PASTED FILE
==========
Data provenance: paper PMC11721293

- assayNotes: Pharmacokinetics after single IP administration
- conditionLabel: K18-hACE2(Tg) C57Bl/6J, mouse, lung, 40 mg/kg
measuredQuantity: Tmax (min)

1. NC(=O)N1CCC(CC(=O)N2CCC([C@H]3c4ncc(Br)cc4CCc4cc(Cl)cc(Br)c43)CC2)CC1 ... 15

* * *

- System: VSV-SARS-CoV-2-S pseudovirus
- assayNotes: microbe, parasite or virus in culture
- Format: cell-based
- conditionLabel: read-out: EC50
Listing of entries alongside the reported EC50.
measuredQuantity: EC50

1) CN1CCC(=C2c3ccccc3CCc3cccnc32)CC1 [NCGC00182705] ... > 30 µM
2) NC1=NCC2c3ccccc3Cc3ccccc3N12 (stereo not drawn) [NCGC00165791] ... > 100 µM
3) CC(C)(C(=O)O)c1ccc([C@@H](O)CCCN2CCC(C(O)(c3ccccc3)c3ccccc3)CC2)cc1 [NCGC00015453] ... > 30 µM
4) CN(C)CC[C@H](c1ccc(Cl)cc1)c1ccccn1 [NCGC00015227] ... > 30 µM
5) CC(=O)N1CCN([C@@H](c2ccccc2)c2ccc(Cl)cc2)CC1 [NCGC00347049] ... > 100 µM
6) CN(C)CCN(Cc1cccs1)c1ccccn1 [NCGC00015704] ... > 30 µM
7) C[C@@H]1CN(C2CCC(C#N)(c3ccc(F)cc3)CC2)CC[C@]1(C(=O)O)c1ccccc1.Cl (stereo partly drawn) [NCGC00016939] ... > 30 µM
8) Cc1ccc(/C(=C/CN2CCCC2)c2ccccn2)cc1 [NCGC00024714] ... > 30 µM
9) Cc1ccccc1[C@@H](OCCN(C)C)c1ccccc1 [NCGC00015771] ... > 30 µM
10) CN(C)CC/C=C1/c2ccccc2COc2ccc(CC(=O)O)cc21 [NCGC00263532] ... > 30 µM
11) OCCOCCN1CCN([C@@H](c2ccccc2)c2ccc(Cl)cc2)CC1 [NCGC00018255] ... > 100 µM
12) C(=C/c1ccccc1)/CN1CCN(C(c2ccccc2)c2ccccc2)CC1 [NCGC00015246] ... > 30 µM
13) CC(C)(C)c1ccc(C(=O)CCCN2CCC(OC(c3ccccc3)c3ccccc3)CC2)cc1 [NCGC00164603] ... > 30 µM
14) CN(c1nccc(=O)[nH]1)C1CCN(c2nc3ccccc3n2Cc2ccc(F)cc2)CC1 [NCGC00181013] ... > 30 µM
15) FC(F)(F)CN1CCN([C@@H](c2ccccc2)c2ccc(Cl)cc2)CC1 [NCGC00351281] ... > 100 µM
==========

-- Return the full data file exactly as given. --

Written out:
Data provenance: paper PMC11721293

- assayNotes: Pharmacokinetics after single IP administration
- conditionLabel: K18-hACE2(Tg) C57Bl/6J, mouse, lung, 40 mg/kg
measuredQuantity: Tmax (min)

1. NC(=O)N1CCC(CC(=O)N2CCC([C@H]3c4ncc(Br)cc4CCc4cc(Cl)cc(Br)c43)CC2)CC1 ... 15

* * *

- System: VSV-SARS-CoV-2-S pseudovirus
- assayNotes: microbe, parasite or virus in culture
- Format: cell-based
- conditionLabel: read-out: EC50
Listing of entries alongside the reported EC50.
measuredQuantity: EC50

1) CN1CCC(=C2c3ccccc3CCc3cccnc32)CC1 [NCGC00182705] ... > 30 µM
2) NC1=NCC2c3ccccc3Cc3ccccc3N12 (stereo not drawn) [NCGC00165791] ... > 100 µM
3) CC(C)(C(=O)O)c1ccc([C@@H](O)CCCN2CCC(C(O)(c3ccccc3)c3ccccc3)CC2)cc1 [NCGC00015453] ... > 30 µM
4) CN(C)CC[C@H](c1ccc(Cl)cc1)c1ccccn1 [NCGC00015227] ... > 30 µM
5) CC(=O)N1CCN([C@@H](c2ccccc2)c2ccc(Cl)cc2)CC1 [NCGC00347049] ... > 100 µM
6) CN(C)CCN(Cc1cccs1)c1ccccn1 [NCGC00015704] ... > 30 µM
7) C[C@@H]1CN(C2CCC(C#N)(c3ccc(F)cc3)CC2)CC[C@]1(C(=O)O)c1ccccc1.Cl (stereo partly drawn) [NCGC00016939] ... > 30 µM
8) Cc1ccc(/C(=C/CN2CCCC2)c2ccccn2)cc1 [NCGC00024714] ... > 30 µM
9) Cc1ccccc1[C@@H](OCCN(C)C)c1ccccc1 [NCGC00015771] ... > 30 µM
10) CN(C)CC/C=C1/c2ccccc2COc2ccc(CC(=O)O)cc21 [NCGC00263532] ... > 30 µM
11) OCCOCCN1CCN([C@@H](c2ccccc2)c2ccc(Cl)cc2)CC1 [NCGC00018255] ... > 100 µM
12) C(=C/c1ccccc1)/CN1CCN(C(c2ccccc2)c2ccccc2)CC1 [NCGC00015246] ... > 30 µM
13) CC(C)(C)c1ccc(C(=O)CCCN2CCC(OC(c3ccccc3)c3ccccc3)CC2)cc1 [NCGC00164603] ... > 30 µM
14) CN(c1nccc(=O)[nH]1)C1CCN(c2nc3ccccc3n2Cc2ccc(F)cc2)CC1 [NCGC00181013] ... > 30 µM
15) FC(F)(F)CN1CCN([C@@H](c2ccccc2)c2ccc(Cl)cc2)CC1 [NCGC00351281] ... > 100 µM